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The gel stain looks like the ghost of a bar graph, an array of translucent purple blocks conjured on clear contact paper in distorted, mirage-like lines. The blocks are samples of proteins that were taken out of heart tissues, some healthy, some diseased.
Each block tells Children’s Hospital Colorado’s Kathryn Chatfield, MD, who is one of only a handful of triple-board-certified pediatric cardiac geneticists in the nation, something about what’s going on in the heart’s cells.
“These proteins are supposed to stick together,” she says, tapping a sallow block with her pen, “but they’re falling apart.”
The job of those proteins, and hundreds of mitochondrial heart proteins like them, is to convert fatty acids and oxygen into energy — a critical job in the heart. “The heart needs to be on 24/7,” Dr. Chatfield notes. “It cannot take a break.”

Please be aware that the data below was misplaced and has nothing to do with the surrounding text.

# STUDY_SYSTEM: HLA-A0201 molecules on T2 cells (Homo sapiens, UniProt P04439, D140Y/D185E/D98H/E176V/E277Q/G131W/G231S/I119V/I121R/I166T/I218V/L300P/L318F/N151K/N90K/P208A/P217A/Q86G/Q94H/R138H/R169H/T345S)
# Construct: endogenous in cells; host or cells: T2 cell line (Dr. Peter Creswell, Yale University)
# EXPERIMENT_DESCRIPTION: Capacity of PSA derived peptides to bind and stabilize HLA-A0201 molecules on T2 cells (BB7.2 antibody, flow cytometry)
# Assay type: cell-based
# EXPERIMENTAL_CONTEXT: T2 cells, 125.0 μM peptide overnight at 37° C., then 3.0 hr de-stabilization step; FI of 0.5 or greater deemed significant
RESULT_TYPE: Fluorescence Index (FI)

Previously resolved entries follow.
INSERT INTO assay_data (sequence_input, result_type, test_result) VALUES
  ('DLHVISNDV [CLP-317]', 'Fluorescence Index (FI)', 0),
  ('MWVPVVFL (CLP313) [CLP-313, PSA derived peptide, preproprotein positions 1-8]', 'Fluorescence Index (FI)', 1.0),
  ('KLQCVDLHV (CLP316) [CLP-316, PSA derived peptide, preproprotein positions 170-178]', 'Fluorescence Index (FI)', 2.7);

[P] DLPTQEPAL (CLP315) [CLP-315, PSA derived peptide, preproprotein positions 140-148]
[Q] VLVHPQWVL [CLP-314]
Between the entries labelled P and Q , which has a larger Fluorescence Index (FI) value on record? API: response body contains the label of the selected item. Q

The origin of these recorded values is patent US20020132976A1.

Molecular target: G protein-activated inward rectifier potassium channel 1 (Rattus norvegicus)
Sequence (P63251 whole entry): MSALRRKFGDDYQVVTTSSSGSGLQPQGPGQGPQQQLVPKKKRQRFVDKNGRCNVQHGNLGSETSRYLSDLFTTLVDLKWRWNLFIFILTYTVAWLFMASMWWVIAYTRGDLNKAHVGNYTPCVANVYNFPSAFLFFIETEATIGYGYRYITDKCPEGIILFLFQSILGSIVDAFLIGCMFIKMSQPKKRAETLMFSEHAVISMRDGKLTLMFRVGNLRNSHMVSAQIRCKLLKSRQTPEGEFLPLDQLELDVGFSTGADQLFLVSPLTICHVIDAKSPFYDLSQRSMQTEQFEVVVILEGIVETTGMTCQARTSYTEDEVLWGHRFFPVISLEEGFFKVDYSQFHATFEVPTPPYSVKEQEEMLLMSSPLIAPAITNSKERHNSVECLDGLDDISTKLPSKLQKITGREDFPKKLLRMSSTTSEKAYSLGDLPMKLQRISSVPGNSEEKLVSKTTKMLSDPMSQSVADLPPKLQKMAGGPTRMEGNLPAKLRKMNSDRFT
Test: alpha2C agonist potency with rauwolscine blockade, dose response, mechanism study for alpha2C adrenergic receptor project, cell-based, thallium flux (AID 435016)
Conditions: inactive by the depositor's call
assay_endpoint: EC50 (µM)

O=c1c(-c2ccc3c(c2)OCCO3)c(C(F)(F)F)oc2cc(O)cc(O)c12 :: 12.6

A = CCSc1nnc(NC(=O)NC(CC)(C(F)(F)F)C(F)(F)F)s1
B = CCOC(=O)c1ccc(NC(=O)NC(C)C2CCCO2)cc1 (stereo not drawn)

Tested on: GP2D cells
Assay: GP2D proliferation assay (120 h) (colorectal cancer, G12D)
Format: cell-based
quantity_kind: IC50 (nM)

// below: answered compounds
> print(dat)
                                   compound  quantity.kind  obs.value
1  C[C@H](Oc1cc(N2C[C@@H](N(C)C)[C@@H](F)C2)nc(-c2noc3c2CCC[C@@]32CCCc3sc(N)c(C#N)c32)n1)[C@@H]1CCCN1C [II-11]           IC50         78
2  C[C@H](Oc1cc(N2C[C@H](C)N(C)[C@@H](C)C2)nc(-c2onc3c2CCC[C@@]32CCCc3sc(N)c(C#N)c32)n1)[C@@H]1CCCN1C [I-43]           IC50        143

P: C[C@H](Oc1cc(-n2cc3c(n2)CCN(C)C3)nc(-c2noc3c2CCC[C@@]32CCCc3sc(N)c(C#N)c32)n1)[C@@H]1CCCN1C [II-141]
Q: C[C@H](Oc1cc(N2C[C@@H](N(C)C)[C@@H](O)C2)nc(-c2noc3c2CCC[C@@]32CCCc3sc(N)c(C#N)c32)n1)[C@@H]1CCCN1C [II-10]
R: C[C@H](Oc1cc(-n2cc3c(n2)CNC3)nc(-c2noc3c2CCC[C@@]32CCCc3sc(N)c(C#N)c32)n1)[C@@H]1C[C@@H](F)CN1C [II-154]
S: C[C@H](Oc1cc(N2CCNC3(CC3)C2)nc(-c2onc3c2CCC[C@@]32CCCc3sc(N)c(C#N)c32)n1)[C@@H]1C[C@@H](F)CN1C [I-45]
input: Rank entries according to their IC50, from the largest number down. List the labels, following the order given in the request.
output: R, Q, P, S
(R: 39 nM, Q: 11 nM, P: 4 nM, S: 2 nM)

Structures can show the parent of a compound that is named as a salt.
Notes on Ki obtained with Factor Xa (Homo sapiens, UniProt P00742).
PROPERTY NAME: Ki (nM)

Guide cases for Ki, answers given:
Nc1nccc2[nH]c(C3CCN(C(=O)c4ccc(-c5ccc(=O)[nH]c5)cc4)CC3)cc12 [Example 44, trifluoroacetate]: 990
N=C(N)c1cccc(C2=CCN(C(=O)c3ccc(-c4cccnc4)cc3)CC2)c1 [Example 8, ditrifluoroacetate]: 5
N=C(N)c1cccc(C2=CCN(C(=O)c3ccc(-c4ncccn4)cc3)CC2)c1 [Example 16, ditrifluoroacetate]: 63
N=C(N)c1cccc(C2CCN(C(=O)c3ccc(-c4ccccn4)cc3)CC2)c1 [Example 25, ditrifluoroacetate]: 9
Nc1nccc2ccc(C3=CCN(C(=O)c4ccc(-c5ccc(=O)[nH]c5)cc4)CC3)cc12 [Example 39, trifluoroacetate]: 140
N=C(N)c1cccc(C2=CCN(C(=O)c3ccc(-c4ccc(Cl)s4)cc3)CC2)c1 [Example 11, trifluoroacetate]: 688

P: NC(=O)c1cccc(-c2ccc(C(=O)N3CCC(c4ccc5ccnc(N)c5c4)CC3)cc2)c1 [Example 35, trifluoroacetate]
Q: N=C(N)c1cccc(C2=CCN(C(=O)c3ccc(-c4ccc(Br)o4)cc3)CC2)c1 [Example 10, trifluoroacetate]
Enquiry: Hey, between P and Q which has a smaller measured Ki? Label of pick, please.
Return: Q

Hearts fail in adults, in general, as they wear and age. Heart disease in children tends to be congenital, and it tends to be rare. Dr. Chatfield studies a set of congenital heart diseases that stem from genetic failures to build proteins correctly, resulting in slackened and dilated heart muscle that can’t adequately contract.
“We’re trying to find a molecular glue to stick these proteins together,” says Dr. Chatfield, “so they can do their job more effectively.”
Dr. Chatfield is honing in on a drug that may do just that in some kids. But the potential variation of protein abnormalities is basically endless, and it’s a frontier scientists like Dr. Chatfield are just beginning to explore. Pediatric heart failure is not well understood. Dr. Chatfield’s work — studying the nuanced molecular differences of the heart between boys and girls, children and adults — narrows a prodigious research gap.
“Any advance makes a big difference when 30 to 50 percent of these kids are going to need a transplant,” Dr. Chatfield says. “There’s a lot of room for improvement.”